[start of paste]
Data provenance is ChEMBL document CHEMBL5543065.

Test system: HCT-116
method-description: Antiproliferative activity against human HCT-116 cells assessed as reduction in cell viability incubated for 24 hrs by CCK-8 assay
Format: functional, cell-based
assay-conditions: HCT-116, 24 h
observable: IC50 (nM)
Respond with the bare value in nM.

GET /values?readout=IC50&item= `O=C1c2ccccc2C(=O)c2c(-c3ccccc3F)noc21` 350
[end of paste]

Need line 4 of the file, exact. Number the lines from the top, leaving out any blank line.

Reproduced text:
Format: functional, cell-based